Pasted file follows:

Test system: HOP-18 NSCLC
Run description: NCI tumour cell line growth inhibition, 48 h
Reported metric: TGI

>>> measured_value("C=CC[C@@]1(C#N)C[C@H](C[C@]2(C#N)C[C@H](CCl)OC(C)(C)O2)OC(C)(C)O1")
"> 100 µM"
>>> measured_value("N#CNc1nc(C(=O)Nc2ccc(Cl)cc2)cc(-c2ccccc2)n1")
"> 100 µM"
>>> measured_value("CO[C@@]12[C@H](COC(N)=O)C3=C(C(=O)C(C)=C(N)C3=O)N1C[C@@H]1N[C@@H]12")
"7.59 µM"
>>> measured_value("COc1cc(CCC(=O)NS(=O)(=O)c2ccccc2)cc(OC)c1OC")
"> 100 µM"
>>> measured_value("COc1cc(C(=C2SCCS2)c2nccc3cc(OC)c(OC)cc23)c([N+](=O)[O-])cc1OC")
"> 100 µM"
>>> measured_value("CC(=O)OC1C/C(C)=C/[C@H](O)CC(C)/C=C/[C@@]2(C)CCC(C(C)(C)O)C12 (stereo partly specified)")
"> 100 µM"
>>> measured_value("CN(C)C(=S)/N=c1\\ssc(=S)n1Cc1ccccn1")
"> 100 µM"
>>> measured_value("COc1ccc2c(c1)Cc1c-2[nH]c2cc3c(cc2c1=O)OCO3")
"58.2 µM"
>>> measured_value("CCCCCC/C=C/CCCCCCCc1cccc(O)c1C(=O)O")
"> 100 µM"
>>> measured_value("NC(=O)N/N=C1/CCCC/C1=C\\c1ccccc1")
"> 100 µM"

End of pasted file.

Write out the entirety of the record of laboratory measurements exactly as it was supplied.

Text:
Test system: HOP-18 NSCLC
Run description: NCI tumour cell line growth inhibition, 48 h
Reported metric: TGI

>>> measured_value("C=CC[C@@]1(C#N)C[C@H](C[C@]2(C#N)C[C@H](CCl)OC(C)(C)O2)OC(C)(C)O1")
"> 100 µM"
>>> measured_value("N#CNc1nc(C(=O)Nc2ccc(Cl)cc2)cc(-c2ccccc2)n1")
"> 100 µM"
>>> measured_value("CO[C@@]12[C@H](COC(N)=O)C3=C(C(=O)C(C)=C(N)C3=O)N1C[C@@H]1N[C@@H]12")
"7.59 µM"
>>> measured_value("COc1cc(CCC(=O)NS(=O)(=O)c2ccccc2)cc(OC)c1OC")
"> 100 µM"
>>> measured_value("COc1cc(C(=C2SCCS2)c2nccc3cc(OC)c(OC)cc23)c([N+](=O)[O-])cc1OC")
"> 100 µM"
>>> measured_value("CC(=O)OC1C/C(C)=C/[C@H](O)CC(C)/C=C/[C@@]2(C)CCC(C(C)(C)O)C12 (stereo partly specified)")
"> 100 µM"
>>> measured_value("CN(C)C(=S)/N=c1\\ssc(=S)n1Cc1ccccn1")
"> 100 µM"
>>> measured_value("COc1ccc2c(c1)Cc1c-2[nH]c2cc3c(cc2c1=O)OCO3")
"58.2 µM"
>>> measured_value("CCCCCC/C=C/CCCCCCCc1cccc(O)c1C(=O)O")
"> 100 µM"
>>> measured_value("NC(=O)N/N=C1/CCCC/C1=C\\c1ccccc1")
"> 100 µM"